That has convinced the plumbers of the internet to figure out how to use processors not so different from the ones inside an iPhone to power the web itself. Which means that for some applications of the cloud, Intel is now fighting nearly the same battle that it has been losing in mobile devices.
One way that Intel has long been able to keep its margins low and its technology sharp is that, unlike other microprocessor designers, it also owns the “fabs” where its chips are made. But a new fab costs some $7 billion to build, and the push to the next level of chip technology will necessitate another fab.
So unless Intel can grow its market fast, it won’t have enough volume to justify building one, and will lose the edge it has enjoyed. Even if it manages that, it will be moving into a much more competitive, and less profitable, marketplace.
Intel’s tablet chips will be designed for the new version of Windows, but not that many people may want to make the switch. “There’s no need for people to go to Windows 8,” says Rakesh of Sterne Agee. “There has to be a value proposition there, and Windows 8 has a new interface with its own learning curve, and most people feel the performance of Windows 7 is very good.”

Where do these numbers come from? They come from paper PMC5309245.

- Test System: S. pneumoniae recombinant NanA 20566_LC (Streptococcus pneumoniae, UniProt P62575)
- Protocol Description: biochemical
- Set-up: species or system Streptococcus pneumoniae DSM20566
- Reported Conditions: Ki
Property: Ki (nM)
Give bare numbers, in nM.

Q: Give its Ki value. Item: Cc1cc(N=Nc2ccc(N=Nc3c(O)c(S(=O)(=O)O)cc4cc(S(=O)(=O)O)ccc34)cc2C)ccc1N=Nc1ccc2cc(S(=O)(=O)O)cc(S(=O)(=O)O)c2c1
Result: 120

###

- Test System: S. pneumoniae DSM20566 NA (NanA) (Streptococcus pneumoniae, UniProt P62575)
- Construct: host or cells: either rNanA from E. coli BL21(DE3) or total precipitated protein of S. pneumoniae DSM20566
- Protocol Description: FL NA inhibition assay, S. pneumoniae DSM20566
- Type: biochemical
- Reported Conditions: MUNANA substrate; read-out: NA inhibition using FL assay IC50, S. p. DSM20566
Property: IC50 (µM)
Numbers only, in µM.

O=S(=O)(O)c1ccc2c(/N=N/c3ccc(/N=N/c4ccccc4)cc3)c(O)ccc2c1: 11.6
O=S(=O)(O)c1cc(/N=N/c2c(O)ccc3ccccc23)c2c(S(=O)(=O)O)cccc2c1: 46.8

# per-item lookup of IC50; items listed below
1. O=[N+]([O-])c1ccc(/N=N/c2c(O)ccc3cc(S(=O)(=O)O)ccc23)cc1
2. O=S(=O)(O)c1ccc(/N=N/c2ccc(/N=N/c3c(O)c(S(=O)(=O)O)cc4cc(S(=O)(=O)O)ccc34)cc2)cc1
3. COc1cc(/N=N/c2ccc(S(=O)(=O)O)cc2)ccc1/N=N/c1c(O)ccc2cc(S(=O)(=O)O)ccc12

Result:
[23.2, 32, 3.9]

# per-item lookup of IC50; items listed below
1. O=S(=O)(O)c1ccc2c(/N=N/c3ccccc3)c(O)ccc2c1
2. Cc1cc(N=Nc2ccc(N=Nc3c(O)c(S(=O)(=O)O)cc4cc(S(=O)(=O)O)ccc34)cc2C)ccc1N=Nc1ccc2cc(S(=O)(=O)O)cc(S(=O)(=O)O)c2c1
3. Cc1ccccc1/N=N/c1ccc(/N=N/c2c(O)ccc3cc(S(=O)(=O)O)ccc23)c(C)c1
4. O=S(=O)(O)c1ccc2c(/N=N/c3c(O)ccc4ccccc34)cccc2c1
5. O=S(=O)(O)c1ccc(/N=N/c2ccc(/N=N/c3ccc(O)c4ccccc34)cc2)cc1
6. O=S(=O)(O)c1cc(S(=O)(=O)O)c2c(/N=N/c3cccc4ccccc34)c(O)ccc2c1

“Quarterly financial data is often a lagging indicator of strategic success,” notes Horace Dediu, a mobile industry analyst who spent eight years at Nokia. He cites the example of RIM, maker of the now much-derided Blackberry smartphone. The company’s revenues more or less tracked the growth in the mobile-phone market from 2008 through 2010, a full three years after the iPhone arrived.
But as other smartphones became cheaper and the apps for them got better, people started deserting the BlackBerry in droves. In 2011, the company’s earnings fell off a cliff, and the company was suddenly worth less than its value if it were liquidated.
It seems unlikely that Intel will ever suffer precisely the same fate as RIM, since the company continues to lead in the specialized world of microprocessors for servers. As the internet grows, so too does the market for servers, and it’s not as if PCs will disappear overnight. “It’s still a market of more than 3o0 million PC desktops and servers sold annually today,” says Rakesh.
But, as we’ve discussed, servers too could start to use cheaper, low-power chips of the kind that Intel’s competitors make just as well. Here’s Dediu, again, on RIM and the entire mobile industry:
“It might sound like a spectacular story; an anomaly, a once-in-a-lifetime reversal of fortunes. However, the moral of this story is that this is not an exceptional phenomenon. Disruption happens. It happens quickly and perhaps most quickly in this industry, and looking at trailing indicators like revenues and profits is of no help. I’ve only witnessed sharp expansions and sharp declines. I’ve never witnessed steady state, quiescent markets in technology. The history of platforms is always virtuous cycles followed by vicious declines. Whatever amplifies success seems to also amplify failure.”
Intel’s success was long amplified by its mammoth chip fabs and its lead in high-performance processors. They are exactly the things that could amplify its failure.
Image courtesy of Flickr, Glen Roberts
This article originally published at Quartz